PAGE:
Tuesday, June 22, 2021

The Midnight Library: Matt Haig

 This was an interesting take on the "after-life" as some have predicted it to be. It explores the idea that every choice we make leads to an alternate life where we make the opposite decision. Haig explores the possibility of living each life after death to pick the best version. It's a pretty cool concept, and it leads to fun thinking of all the alternate lives we could have.

One review of this book calls it a "feel-good" book that will lift your spirits. I find I completely disagree. Sure, there's the potential for a happy ending (we can't be sure of that fact, based on the history of the main character), but I find the overall story disheartening and a little depressing (how can you not with such a person for a main character?).

The main character is just a sad person. We start the book with basically a list of all that's gone wrong in her life, all the relationships that are broke, all the loved ones who died, all the people who ignore her, the boss who hates her, the dreams she gave up on, etc. And from the first page on (and I mean, until maybe the last paragraph of the novel), nothing is good enough for her. Nothing makes her happy. Nothing gives her joy. Nothing is ever enough.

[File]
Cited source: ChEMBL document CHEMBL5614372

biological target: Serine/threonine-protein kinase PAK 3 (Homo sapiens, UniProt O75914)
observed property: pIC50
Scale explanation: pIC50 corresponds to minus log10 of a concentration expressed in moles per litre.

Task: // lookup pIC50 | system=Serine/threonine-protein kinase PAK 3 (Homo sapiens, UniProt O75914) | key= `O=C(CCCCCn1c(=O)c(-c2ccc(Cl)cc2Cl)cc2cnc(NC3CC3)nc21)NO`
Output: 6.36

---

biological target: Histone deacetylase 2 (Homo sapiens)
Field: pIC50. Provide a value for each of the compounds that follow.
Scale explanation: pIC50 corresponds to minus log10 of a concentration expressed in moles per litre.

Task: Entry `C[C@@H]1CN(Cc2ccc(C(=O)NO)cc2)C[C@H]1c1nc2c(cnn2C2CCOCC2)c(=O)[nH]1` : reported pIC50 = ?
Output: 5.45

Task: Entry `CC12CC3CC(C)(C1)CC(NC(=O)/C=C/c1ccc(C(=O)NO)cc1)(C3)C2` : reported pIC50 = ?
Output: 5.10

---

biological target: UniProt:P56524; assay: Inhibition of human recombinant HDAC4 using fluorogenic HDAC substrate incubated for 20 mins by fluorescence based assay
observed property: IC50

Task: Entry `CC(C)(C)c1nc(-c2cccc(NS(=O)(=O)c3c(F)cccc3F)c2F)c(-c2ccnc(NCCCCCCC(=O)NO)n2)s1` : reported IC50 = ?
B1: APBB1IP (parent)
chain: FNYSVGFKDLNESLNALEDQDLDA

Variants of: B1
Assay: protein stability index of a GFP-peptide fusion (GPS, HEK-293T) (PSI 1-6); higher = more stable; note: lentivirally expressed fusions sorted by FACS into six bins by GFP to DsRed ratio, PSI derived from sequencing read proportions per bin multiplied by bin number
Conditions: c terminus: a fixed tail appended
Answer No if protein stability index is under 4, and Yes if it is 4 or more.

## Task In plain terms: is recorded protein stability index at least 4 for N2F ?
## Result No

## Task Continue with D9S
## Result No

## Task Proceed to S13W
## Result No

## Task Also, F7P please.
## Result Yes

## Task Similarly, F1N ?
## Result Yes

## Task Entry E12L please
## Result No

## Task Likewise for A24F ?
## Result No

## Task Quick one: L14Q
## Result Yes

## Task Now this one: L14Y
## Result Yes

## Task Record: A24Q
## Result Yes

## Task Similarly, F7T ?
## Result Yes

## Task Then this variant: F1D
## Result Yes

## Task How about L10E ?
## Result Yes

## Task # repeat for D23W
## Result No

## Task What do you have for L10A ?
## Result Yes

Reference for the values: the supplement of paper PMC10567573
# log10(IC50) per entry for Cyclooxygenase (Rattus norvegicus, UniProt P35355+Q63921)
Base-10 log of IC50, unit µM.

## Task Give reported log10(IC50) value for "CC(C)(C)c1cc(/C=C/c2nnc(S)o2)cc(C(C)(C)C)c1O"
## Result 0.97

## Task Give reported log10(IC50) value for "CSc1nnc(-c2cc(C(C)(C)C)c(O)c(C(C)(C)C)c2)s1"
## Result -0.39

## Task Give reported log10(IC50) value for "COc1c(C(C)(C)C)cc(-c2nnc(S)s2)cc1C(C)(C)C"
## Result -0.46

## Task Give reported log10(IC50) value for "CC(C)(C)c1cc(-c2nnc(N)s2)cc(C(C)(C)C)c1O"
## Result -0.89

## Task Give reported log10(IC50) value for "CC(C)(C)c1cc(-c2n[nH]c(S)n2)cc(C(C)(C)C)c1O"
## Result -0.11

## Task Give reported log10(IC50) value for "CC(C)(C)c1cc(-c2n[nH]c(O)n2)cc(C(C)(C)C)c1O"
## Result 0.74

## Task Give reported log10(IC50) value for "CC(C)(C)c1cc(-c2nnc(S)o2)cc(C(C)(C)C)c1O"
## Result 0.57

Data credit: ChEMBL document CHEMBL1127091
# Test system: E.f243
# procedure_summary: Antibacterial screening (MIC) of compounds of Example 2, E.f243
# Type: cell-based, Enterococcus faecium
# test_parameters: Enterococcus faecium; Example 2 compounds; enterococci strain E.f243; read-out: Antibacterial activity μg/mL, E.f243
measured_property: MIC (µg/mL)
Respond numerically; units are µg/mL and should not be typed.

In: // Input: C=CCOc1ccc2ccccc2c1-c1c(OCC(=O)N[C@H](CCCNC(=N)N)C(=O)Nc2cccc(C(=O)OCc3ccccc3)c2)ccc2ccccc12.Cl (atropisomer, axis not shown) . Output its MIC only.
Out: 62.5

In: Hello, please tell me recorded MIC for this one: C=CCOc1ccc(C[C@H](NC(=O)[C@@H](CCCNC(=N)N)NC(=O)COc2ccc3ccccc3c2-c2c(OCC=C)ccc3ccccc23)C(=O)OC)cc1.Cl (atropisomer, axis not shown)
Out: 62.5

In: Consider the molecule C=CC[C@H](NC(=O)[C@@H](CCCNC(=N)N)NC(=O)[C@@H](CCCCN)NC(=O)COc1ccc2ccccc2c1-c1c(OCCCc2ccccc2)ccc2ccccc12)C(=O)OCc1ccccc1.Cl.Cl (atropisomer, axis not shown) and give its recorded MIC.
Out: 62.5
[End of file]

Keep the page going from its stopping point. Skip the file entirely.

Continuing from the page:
That type of character is boring and uninspiring. Nora never changes. There's always only a bleak side. While the course of the book supposedly leads us to believe that she's developing as she "lives" each alternate life, I found that hard to believe. In fact, one of the main points of the book is that Nora remains herself in each life she begins. She's always the same Nora. And that's not entertaining for me. I want a character who grows with the story. Who learns something. Who has motivation. Who develops. Who does something (something other than whine, complain, and moan about her whole life, past, present, and future).

It was also disappointing, then, that the only character was Nora. Sure, there were background characters, but because of the style of book, no character stuck around enough to connect to. All we had was Nora, and Nora was utterly lacking as a character. 

The reason I gave this book four stars, however, is the writing style. It was very well-written and easy to fall into. Each chapter blended together to make the book float by. Haig has a very captivating way of writing. I also give him points for his creativity. The concept of the book and the content he created was very imaginative. I appreciate that greatly. I just wish his character was a little more positive or became a little more positive. 

Thursday, April 15, 2021

Behind Closed Doors: B.A. Paris

 Holy smokes this was so good. I definitely could not put it down.